Our auditory environment (and with “our” we mean both humans and animals) can be studied through many different approaches, leading to many different theories that are operative in many different discourses and disciplines. The approach, theory, and discourse that we choose will, to a large extent, determine what we choose to perceive and how and why we listen. In other words, our ears do not seem to be neutral transmitters. Influenced by our scientific predeterminations, disciplinary or institutional boundaries, and personal interests, they let us hear what we want to be audible – a scholarly cocktail party phenomenon, that is, being able to focus one’s auditory attention on a particular stimulus while filtering out a range of others.
So, what happened when these experts, somehow representing all those different approaches, theories, and discourses met on December 7, 2012 in Scheltema, Leiden, despite the weather conditions? Did it lead to a Babel-like confusion? To mutual incomprehension and a lack of interest? Or to fruitful discussions, to shattering prejudices and ignorance, to new insights, motivations, and topics? Of course the editors were hoping that institutional, scholarly and theoretical boundaries could be transgressed, that new collaborations and networks could occur; they were hoping for a biologist who could teach a sound artist while learning from an architect, and for a sound designer who could teach a philosopher while learning from a cognitive scientist. And vice versa of course.
This multimedia report should give an impression of the encounters that took place, encounters between people from various disciplines, encounters between various research interests, encounters between various discourses and inputs.
The expert meeting led to some interesting discussions that showed how notions, considered self-evident in one discipline, were questionable and problematic in other disciplines. Concepts such as memory, meaning, affect, and emotion appear to be ascribed different meanings within different disciplines. Of course, it was impossible to arrive at some kind of consensus about these issues during this one-day meeting, but the mere realization, and, to an extent, the acceptance that these concepts carry different meanings and values for researchers, artists, and policy makers, was in itself already very productive.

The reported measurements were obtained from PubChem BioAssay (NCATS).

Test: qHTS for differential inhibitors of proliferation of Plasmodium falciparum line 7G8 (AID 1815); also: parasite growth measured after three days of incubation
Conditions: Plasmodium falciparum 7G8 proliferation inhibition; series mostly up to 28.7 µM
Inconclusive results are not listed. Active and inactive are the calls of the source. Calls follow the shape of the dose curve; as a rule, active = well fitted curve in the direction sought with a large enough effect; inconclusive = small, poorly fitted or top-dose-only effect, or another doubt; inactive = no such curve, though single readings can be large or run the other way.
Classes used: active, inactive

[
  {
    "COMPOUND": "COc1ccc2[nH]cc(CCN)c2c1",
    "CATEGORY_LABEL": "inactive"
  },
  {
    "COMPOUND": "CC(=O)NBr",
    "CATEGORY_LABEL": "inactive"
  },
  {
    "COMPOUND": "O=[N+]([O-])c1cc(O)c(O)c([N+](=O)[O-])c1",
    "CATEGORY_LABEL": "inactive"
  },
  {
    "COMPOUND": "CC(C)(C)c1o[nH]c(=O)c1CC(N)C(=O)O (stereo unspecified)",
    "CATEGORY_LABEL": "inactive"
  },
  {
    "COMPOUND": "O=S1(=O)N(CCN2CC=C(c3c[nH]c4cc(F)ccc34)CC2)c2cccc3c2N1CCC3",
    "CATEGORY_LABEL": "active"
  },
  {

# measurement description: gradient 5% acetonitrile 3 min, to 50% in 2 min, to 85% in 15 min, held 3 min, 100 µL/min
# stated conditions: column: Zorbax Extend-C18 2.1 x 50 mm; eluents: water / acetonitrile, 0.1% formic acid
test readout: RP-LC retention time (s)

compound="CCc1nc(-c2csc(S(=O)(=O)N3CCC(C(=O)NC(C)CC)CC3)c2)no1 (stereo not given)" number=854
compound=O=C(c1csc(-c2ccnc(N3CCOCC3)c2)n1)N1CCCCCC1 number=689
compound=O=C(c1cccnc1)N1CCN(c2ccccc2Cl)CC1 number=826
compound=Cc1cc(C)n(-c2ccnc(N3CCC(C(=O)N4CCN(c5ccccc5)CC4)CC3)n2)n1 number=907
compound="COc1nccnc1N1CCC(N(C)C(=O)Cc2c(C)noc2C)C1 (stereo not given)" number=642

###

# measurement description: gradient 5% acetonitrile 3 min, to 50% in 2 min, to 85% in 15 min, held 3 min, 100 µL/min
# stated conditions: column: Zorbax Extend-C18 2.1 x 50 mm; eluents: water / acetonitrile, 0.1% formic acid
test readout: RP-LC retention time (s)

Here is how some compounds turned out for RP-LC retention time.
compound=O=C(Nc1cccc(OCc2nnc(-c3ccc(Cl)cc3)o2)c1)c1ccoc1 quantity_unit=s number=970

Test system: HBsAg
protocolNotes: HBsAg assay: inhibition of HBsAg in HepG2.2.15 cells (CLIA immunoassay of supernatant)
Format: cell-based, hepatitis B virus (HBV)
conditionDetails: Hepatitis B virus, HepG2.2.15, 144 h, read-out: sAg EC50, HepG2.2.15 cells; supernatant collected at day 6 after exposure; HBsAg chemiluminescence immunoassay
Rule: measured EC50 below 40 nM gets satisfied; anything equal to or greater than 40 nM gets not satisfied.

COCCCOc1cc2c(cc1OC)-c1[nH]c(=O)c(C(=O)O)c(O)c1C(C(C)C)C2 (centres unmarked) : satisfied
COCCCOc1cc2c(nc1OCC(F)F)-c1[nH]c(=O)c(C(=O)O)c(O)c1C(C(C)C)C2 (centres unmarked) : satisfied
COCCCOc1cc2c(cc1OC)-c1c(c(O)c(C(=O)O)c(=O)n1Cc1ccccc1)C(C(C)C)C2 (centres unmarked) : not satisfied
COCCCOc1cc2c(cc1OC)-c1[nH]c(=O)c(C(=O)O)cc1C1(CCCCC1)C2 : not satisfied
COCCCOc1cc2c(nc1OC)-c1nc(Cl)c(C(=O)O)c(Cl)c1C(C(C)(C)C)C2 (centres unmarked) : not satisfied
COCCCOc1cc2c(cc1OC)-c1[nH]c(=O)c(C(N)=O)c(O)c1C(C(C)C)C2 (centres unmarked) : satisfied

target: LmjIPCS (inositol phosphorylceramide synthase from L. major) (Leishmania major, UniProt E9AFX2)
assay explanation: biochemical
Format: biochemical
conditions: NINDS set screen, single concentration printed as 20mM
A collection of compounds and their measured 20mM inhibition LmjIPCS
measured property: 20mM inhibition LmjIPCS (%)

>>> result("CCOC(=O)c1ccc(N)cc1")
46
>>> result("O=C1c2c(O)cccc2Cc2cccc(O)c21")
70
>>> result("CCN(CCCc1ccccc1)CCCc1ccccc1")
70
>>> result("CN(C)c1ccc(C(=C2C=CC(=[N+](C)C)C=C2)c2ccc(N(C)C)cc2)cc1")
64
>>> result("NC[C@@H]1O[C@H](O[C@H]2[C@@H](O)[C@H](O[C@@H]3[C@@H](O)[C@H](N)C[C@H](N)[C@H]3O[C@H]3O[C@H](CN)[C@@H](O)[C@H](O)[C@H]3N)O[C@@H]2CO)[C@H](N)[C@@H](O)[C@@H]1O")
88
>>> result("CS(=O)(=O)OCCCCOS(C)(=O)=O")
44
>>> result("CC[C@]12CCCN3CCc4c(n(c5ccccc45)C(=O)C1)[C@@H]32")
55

Convergence toward, or arrival at, some kind of interdisciplinary approach to sound did not occur. And perhaps one should not strive for that, either. The main aim of the meeting was not so much to bridge the gaps but to respect the differences, to notice them, to make them productive instead of simply ignoring scholars and discourses from non-familiar disciplines. What happened was that the study of sound was implicitly regarded as a transdiscipline: a field in which attempts were made to understand, and critique, each other’s discipline through the lens of an other discipline. Thus, instead of using concepts and methods from, say, physics to be used in philosophical research – which would be an interdisciplinary approach – philosophical issues were questioned from a scientific point of view, and vice versa. Through respectfully breaching disciplinary boundaries, a productive kind of misunderstanding emerged, one that might lead to new questions related to sonic phenomena.
“What is the meaning and significance of sound for living beings and their environment?” “Which position does sound take in your discipline or in your specific research? Is sound the object of your research? A methodological instrument? Is sound the outcome of your work or, conversely, the point of departure?” “What are the key concepts in your discipline or research?” “And what can someone from outside your discipline learn from your research?”
Those were some of the initial questions which directed the presentations of all participants. And these presentations revealed that all these different forms of sound studies might be seen (or heard) as addressing two, interrelated, themes: how sound is experienced and the relation between sound and space.
This will be apparent in the subjective – or rather: transdisciplinary – impression of the meeting below, in which we do not give a chronological overview of the day. Instead, we seek to show how the different presentations address these themes, viewed through our own disciplinary lenses: critical theory, continental philosophy, music.